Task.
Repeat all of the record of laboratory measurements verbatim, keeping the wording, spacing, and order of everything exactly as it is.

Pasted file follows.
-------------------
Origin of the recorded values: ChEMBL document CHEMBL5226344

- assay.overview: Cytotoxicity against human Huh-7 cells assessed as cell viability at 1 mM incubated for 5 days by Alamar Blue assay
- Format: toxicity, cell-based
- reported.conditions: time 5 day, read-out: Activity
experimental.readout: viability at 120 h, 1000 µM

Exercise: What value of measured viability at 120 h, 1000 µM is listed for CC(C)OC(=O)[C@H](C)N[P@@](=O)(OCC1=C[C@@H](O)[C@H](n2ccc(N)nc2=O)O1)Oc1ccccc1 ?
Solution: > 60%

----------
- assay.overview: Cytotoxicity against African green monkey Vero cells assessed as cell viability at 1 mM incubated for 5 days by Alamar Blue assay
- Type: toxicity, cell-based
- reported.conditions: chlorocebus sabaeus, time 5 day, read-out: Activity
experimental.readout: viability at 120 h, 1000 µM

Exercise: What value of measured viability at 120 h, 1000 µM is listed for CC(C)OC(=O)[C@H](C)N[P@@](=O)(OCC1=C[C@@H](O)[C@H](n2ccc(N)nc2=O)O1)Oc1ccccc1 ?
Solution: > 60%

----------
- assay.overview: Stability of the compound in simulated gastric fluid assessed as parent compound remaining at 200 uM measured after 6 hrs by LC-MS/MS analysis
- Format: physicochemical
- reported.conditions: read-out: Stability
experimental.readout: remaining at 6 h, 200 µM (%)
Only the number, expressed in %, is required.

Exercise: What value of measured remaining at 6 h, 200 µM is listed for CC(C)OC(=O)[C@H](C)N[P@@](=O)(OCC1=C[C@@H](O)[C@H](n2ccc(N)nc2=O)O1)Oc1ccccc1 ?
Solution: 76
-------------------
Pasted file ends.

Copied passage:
Origin of the recorded values: ChEMBL document CHEMBL5226344

- assay.overview: Cytotoxicity against human Huh-7 cells assessed as cell viability at 1 mM incubated for 5 days by Alamar Blue assay
- Format: toxicity, cell-based
- reported.conditions: time 5 day, read-out: Activity
experimental.readout: viability at 120 h, 1000 µM

Exercise: What value of measured viability at 120 h, 1000 µM is listed for CC(C)OC(=O)[C@H](C)N[P@@](=O)(OCC1=C[C@@H](O)[C@H](n2ccc(N)nc2=O)O1)Oc1ccccc1 ?
Solution: > 60%

----------
- assay.overview: Cytotoxicity against African green monkey Vero cells assessed as cell viability at 1 mM incubated for 5 days by Alamar Blue assay
- Type: toxicity, cell-based
- reported.conditions: chlorocebus sabaeus, time 5 day, read-out: Activity
experimental.readout: viability at 120 h, 1000 µM

Exercise: What value of measured viability at 120 h, 1000 µM is listed for CC(C)OC(=O)[C@H](C)N[P@@](=O)(OCC1=C[C@@H](O)[C@H](n2ccc(N)nc2=O)O1)Oc1ccccc1 ?
Solution: > 60%

----------
- assay.overview: Stability of the compound in simulated gastric fluid assessed as parent compound remaining at 200 uM measured after 6 hrs by LC-MS/MS analysis
- Format: physicochemical
- reported.conditions: read-out: Stability
experimental.readout: remaining at 6 h, 200 µM (%)
Only the number, expressed in %, is required.

Exercise: What value of measured remaining at 6 h, 200 µM is listed for CC(C)OC(=O)[C@H](C)N[P@@](=O)(OCC1=C[C@@H](O)[C@H](n2ccc(N)nc2=O)O1)Oc1ccccc1 ?
Solution: 76